Our Beekeeping Year – 2022
Follow OBKA as we take you through our Beekeeping Year 2022
Scroll to the bottom of this page for a video tour of our Training Apiary and Bee garden
A Bee Inspector Calls – Saturday 30th April 2022
Our Training Apiary Manager, andy Pedley, arranges for our Seasonal Bee Inspector, Mark Lynch, to visit annually to carry out a bee health inspection of the colonies in the Training Apiary. This year Andy had the great idea to combine this with a training session for members on the theme of ‘comb change’. Mark had agreed to demonstrate how to do a Shook Swarm and a Baily Comb change; I for one was keen to see this actually done as some of those diagrams in the books and pamphlets can be a bit, ahem, confusing.
We had 26 members come along to the workshop so a really good turn-out. And the weather was just perfect for the day, clear skies and very warm.
Beginners Course 2022 – Apiary sessions start
After the Zoom theory sessions the apiary hands-on phase of the OBKA Beginners Course 2022 started on Tuesday 26th April. Apiary sessions are now Tue / Wed / Thu and Saturday’s with any one Group’s sessions being 2 weeks apart (to allow for all the students we have and so that we don’t open the hives in the Training Apiary every day as the bees wouldn’t like that!).
Beginners Class of ’22 visit to the Training Apiary – 12 March 2022
A special session was held at the Apiary for the Class of 22 – this year’s Introduction to bee keeping course. About 20 students attended, and learned how to make frames, and were “talked through” a hive by Peter Hawkins and Eric Perkins, though the weather was too cold to actually open a colony up.
It was also a great opportunity for the students to meet some of the tutors, and each other, and for many it was the first time that they’d got up close to a hive.
Training Apiary work day – Saturday 12 Feb 2022.
There were just 6 of us there this pm, and even though it was cold we checked and topped up the fondant in the hives, weighed the hives and looked at at the varroa boards, finding a few mites, some wax scales showing the bees are making wax, which they are probably using to cap brood in the cells, and we found several different several different pollens. Not photo’d is wax moth webbing, wax moth poo, and some bits of bee that suggest a mouse had got in one of the hives.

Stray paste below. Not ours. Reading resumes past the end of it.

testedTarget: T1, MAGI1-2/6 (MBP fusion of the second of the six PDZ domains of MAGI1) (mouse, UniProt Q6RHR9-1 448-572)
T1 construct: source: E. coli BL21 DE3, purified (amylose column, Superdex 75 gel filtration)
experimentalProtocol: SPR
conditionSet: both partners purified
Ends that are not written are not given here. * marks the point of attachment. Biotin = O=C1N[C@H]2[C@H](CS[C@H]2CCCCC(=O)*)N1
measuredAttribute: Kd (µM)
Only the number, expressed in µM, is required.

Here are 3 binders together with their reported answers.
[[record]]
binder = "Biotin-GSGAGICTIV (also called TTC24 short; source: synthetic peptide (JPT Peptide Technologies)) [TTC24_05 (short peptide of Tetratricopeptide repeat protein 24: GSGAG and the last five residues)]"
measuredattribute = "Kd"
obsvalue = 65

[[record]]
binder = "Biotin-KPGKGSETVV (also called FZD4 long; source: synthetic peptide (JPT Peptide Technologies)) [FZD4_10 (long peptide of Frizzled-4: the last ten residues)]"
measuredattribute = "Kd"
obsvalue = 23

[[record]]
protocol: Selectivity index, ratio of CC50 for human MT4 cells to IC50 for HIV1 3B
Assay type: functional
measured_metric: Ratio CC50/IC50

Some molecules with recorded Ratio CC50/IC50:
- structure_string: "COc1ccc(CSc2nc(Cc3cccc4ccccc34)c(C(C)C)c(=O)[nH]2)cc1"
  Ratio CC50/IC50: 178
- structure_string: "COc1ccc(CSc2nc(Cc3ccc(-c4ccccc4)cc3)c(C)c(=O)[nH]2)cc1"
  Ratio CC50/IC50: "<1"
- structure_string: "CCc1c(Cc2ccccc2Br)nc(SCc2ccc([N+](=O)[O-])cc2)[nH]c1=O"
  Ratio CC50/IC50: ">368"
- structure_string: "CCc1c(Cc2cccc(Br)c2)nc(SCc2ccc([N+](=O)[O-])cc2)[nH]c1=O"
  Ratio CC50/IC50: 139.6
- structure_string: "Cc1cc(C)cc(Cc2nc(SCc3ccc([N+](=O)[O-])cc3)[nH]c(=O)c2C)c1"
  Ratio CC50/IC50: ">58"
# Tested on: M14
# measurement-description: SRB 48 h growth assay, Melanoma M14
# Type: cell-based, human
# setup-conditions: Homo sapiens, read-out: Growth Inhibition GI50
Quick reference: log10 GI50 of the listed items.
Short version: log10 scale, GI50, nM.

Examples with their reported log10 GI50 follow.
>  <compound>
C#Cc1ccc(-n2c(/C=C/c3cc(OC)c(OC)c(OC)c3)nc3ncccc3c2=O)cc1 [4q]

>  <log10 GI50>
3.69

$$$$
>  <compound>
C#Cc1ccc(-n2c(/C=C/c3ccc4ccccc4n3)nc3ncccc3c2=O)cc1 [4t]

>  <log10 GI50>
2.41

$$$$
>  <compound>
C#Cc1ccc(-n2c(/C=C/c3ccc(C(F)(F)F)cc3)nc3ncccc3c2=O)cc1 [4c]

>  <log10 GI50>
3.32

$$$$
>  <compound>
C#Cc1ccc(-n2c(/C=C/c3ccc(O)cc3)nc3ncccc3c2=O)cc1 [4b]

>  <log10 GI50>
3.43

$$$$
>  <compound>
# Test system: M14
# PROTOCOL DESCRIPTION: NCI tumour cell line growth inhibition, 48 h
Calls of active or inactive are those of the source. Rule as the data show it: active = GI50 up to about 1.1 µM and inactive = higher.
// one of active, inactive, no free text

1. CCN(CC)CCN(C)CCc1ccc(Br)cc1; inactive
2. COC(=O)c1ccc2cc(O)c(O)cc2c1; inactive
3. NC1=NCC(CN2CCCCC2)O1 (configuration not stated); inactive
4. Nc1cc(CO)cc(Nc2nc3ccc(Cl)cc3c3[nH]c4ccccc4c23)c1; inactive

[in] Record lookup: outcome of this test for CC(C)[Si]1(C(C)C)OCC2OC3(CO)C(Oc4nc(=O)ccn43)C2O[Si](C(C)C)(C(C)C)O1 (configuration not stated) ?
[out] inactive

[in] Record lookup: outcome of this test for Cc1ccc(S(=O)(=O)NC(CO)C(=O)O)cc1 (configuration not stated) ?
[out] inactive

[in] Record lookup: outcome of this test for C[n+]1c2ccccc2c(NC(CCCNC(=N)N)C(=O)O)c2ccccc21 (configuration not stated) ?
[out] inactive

The colonies all seem healthy and strong, although it was far too cold and early in the season to give them a proper check.
The new Accessible Hive got it’s second coat of Danish Oil, and we cleaned off the bench and oiled that, special thanks to Nicole and young Eleanor.
The next session will be during half term week, so it can be a weekday. Vote on the link in the Members Area if you ‘d like to come and we’ll go for the time that suits the most responders, though bear in mind the session will be reliant on reasonable weather (not raining too much)!
Andy Pedley, Apiary Manager
Training Apiary work day Sun 30 January 2022 – New Long Deep Hive
We had a really good session at the apiary this morning … bright sunshine, though still cold. the new long deep hive was delivered – its part of a project to make bee keeping more accessible – its “chair height” and no lifting (the roof is on hinges and gas struts). we set it up as a bait hive and look forward to learning how to use it (we ve already thought of some tweaks). all the brood boxes and Supers are now Danish Oiled, the fence at the back is hopefully student proof, and the bees were flying as we left – accompanied by glorious birdsong.
Thanks to David, Eric, Peter, Martyn, Daniel, Laura, Adam, Jackie, — I bet I’ve forgotten someone!
Next session planned for 2 weeks time – probably 12th Feb, 2pm, but depends on the weather; we ‘ll be making / waxing frames, checking the fondant, weighing the hives, and who knows what else.
And a quick video tour of the colonies
Training Apiary Update January 2022
There are currently 9 live colones at the Apiary, and they have all been treated for Varroa; sadly one colony died, and the “post mortem” suggested that they ‘d starved – despite having a gallon of syrup on top of them.
Most colonies were treated with Oxalic via “drizzling” but one by sublimating the Oxalic, courtesy of David Edwards.
The Accessible Hive has been delivered to Eric’s HOme and will be installed soon. We might need some muscle power to assist – its very big and heavy!
The Committee approved the Apiary Plan for 2022, and fortnightly sessions have commenced to manage the hives and put the apiary into tip top condition – they are publicised on the OBKA WhatsApp group.